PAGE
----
As we toast graduations around the valley this time of year, a curious and nagging fact continues to foul the celebratory punch bowl: The number of District 51 graduates obtaining any kind of post-secondary education lags the national average by 20 percent.

District 51 grads going to four-year college, getting an associates degree, obtaining a vocational/technical certification or even going to beauty school has fallen to 50 percent (actually up from 47 percent last year). The national average is almost 70 percent for those same post-secondary endeavors.

While we should celebrate our young students' talents and achievements, what lies ahead? A 20-percent differential is not a rounding error ­— it is the sign of a significant difference. In our case, a sign that our potential is not nearly being reached.

The nagging question is why?

It's not possible that students here aren't as smart as their counterparts around the nation. District 51 delivers an adequate educational experience, so it's not a matter of qualifications. The same financial assistance resources are available here as exist in other places, so it's not a matter access to funding. Colorado Mesa University, Western Colorado Community College, IntelliTec and other quality providers are right here, so it's not a matter of access to higher ed.

The answer may stem from an economic phenomenon called "Dutch Disease." It describes the apparent causal relationship between the economic boom of one specific sector (like timber, coal or oil) and a decline in other sectors (like manufacturing, tech or agriculture).

"Economists have long known that large resource discoveries could be harmful to economies in the long term," according to the Brookings Institute. (The term "Dutch Disease," incidentally, comes from studies on the effects of the Netherlands' gas discovery in the North Sea.)

Much of the economic model focuses on the movement of a nations' currency exchange rates from the influx and departure of large amounts of foreign investment — perhaps not so applicable to Grand Junction. But many of the economic principles underpinning Dutch Disease also accurately portray the effects on local economies.

Grand Junction's history of boom and bust is well documented. First came fruit growing in the 1880s, then uranium in the 1950s, then oil shale in the 1970s and natural gas in the 2000s — all with major busts in between.

It's been a punishing ride that has left the valley with an average household income 25 percent below the state average despite Herculean efforts to diversify our economic drivers. As a result of a prioritization of natural resources over human resources, the overall economy — though booming at times — suffers in the long term.

The most compounding side effect of a boom-and-bust existence, as explained by Dutch Disease, is a neglect of education. Natural capital (like natural resource extraction) crowds out investment in human capital, which generally provides more sustainable economic outcomes.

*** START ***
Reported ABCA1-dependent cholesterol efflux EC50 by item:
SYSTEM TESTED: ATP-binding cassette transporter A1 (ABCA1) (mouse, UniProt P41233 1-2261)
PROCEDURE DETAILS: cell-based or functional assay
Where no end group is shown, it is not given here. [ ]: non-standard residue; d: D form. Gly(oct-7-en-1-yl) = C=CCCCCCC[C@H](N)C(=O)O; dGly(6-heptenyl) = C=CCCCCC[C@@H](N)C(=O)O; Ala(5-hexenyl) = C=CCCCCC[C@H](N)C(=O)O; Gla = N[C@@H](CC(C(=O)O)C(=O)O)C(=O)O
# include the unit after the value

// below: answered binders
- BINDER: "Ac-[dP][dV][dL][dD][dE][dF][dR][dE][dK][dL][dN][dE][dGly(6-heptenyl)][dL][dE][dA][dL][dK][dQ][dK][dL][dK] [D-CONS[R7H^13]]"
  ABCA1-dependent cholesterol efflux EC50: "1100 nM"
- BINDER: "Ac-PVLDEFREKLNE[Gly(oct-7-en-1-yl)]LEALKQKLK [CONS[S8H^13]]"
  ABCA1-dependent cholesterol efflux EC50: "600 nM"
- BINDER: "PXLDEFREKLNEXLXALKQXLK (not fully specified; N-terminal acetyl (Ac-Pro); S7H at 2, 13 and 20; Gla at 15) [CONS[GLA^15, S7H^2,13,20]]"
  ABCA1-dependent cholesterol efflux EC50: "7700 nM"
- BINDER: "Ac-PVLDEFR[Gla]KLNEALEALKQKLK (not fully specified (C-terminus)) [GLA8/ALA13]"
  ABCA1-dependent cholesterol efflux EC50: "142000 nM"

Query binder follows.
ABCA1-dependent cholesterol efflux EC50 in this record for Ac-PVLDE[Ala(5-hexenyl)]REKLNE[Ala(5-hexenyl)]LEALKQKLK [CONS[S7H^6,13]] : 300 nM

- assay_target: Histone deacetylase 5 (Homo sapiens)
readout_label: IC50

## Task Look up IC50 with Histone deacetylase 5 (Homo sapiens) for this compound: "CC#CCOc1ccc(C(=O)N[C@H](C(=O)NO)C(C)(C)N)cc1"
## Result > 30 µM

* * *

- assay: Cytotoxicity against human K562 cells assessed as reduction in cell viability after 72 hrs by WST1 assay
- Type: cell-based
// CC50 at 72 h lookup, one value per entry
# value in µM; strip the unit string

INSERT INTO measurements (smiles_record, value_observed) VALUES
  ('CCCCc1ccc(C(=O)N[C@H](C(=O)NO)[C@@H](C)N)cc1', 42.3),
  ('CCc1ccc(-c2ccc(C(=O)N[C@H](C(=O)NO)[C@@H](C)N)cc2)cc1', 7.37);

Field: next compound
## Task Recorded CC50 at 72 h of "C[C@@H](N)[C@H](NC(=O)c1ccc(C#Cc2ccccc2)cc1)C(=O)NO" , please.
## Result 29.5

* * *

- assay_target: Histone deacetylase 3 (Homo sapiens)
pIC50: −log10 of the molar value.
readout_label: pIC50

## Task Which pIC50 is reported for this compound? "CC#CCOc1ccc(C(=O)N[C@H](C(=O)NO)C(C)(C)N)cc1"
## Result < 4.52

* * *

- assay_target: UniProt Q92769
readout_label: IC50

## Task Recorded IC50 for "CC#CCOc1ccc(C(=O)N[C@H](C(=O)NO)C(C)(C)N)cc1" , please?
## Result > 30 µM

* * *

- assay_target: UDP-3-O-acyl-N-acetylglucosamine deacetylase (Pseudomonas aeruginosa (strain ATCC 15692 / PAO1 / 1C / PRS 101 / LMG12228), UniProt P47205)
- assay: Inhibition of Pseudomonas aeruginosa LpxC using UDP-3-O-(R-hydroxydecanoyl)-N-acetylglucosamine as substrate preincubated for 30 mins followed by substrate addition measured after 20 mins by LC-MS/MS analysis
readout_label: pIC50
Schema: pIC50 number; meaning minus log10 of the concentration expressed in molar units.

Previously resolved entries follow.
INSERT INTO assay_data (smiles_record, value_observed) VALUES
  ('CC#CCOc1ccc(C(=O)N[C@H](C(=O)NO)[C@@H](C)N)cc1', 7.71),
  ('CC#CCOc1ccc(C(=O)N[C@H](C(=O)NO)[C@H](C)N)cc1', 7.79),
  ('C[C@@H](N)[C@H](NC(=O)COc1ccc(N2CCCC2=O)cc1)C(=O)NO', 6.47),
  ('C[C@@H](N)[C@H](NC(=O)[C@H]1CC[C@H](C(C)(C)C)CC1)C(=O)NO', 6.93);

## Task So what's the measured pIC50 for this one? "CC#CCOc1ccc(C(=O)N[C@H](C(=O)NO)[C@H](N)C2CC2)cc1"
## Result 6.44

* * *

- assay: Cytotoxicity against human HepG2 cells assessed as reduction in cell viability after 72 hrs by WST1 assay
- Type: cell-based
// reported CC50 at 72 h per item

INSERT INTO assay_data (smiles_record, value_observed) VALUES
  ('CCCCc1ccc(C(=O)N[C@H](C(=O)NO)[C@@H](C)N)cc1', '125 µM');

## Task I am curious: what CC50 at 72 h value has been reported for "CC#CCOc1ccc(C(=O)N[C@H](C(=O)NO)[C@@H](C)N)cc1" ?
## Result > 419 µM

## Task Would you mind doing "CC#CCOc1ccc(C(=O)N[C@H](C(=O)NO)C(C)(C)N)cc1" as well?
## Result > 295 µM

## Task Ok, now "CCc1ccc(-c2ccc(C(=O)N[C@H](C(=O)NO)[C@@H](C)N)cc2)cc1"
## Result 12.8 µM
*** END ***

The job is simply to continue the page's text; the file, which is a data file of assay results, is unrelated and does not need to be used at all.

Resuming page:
That is, in communities sitting on large natural resource wealth, the brilliant high school graduate who should have attended Harvard and returned home to start a successful advanced manufacturing operation didn't do that. Instead, he eschewed college and a career in business in favor of the gas patch and driving a water truck for $80,000 a year — a lure few 18-year-olds could resist.

On the other hand, if you live in a community where driving a truck for $80,000 is not available — well, then you might take advantage of your talents and attend the university.

Problem is, over the course of generations caught in this cycle, the value placed on education diminishes greatly. This results in effects like a lower local investment in education and a post-secondary going rate 20 percent below the national average.

It's a "Back to the Future" scenario where future outcomes can vary greatly with seemingly small practical decisions.

Economists expect America's greatest future export will be intellectual capital. Where will that leave places that are not now cultivating their future intellectual horsepower? Grand Junction, at 20 percentage points below average, has been literally eating its seed corn.

So, what is the cure for Dutch Disease? How do we reverse the symptoms, particularly as they affect our future crops of young brains?

There is no easy or clear answer. It's been generations in the making.

But we're hopeful. The ability of this community to set and achieve goals is nothing short of astonishing.

If this community resolves to increase our post-secondary-going rates to national averages by 2025, it can and will happen. The question is whether there is an appetite for the exertion necessary for this heavy a lift.

We hope so. Our blessing doesn't also have to be our curse.

Recommended for you